I take issue with that recommendation. You should use whatever language you feel most comfortable with. If it's C, use C. If it's Java, use Java. You don't have the luxury of an IDE or anything like that, so you need to have enough of the language in your head to write a program without looking something up.


I haven't used C professionally in a long, long time, but I naturally gravitate to it when doing technical interviews.

One of the reasons, I think, is that the language itself is "small" enough you can actually hold most of it in your head.

That, and for certain problems it gives you the opportunity to demonstrate understanding of things like pointer arithmetic that you wouldn't have if you used Java. I remember an interviewer at a Java shop being impressed a few years ago when I used C and pointers to reverse a string in place (I wasn't very comfortable with Java back then).

All that said, I'm getting old and cranky and whiteboard interviews are starting to get really annoying.


How I did it for a Microsoft interview: cram for a weekend with a good algorithms text book. I do UI development where 99% of the work is figuring out the UI framework but the study session definitely got me into the right mindset for interviews.


It really makes the whole thing feel like school right? Every time I'm on the job hunt I have to study all the stuff I never actually use while I'm working.


I still think you can learn valuable things and become a better coder this way. Preparing for a Google interview was eye-opening for me, I learnt a ton of things that I immediately started applying day-to-day.


Another great post from Triplebyte, but I am confused about their model. Why would candidates want to apply to Triplebyte, if they still have to go through the companies' full interview process on top of the Triplebyte process ?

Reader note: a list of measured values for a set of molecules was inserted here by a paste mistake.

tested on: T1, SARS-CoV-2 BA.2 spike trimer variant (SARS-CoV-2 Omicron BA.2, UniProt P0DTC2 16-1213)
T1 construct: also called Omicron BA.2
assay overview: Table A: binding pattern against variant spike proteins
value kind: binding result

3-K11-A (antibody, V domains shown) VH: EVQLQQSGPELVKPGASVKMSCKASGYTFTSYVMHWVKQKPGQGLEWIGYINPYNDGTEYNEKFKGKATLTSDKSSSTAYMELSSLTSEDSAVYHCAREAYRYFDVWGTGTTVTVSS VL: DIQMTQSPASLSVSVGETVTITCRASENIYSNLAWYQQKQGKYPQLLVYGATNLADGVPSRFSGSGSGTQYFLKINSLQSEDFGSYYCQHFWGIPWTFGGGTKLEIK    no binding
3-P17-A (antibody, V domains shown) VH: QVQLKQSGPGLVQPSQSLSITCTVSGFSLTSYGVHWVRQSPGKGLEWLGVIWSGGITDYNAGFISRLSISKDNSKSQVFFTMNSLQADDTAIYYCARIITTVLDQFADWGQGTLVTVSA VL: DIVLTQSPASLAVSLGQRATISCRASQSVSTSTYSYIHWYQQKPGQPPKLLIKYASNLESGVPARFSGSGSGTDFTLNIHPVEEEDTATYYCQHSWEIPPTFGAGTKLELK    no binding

If you apply to Triplebyte you don't go through the full interview process at the companies we introduce you to. You skip the technical phone screens (most companies do 1 or 2 hour long phone screens before bringing candidates onsite) and go straight to on-sites.

Where we can really save time is focusing on the matching process of candidates to companies. Interviewing is tiring and we find candidates often stop talking to companies they were initially excited about because they're exhausted from interviewing (usually after 4 on sites) and just want to accept an offer

We wrote before about how much hiring preferences vary across YC companies (http://blog.triplebyte.com/who-y-combinator-companies-want). By using data we get from the Triplebyte interview, we can send you to the companies where you've the strongest likelihood of passing the technical onsite. The result is getting the best set of offers to choose from, rather than picking from what's available before interview burnout sets in.


I don't really see how you are relevant if I still have to go through a technical interview - it still means the interview process takes way too much time and I am better of finding a way around it.


Usually the only way to circumvent the technical phone screens at a company are if you're coming in through a strong referral. That's great if you already have a strong network, not so much if you either don't have personal connections or a resume with the credentials recruiters are trained to look for.

Just focusing on interviewing time, if you're talking to 3 or more companies that's approximately 3 hours of technical phone screens (usually repeating similar problems). With Triplebyte, you interview for 2.5 hours and save 3 (or more as you talk with more companies).


I think the main draw is that Triplebyte will get you past the initial screening mechanisms. This is particularly useful if you can write good code but have no formal education or otherwise cannot put together a resume.


Triplebyte is also great interview practice that happens over the net. You can do pretty intense (2.5 hour?) interview without missing a day of work if you are on the east coast.

You can schedule the interview by first taking a simple quiz for like 15 minutes and then selecting from a calendar, you don't need to negotiate with a person, go back and forth, etc.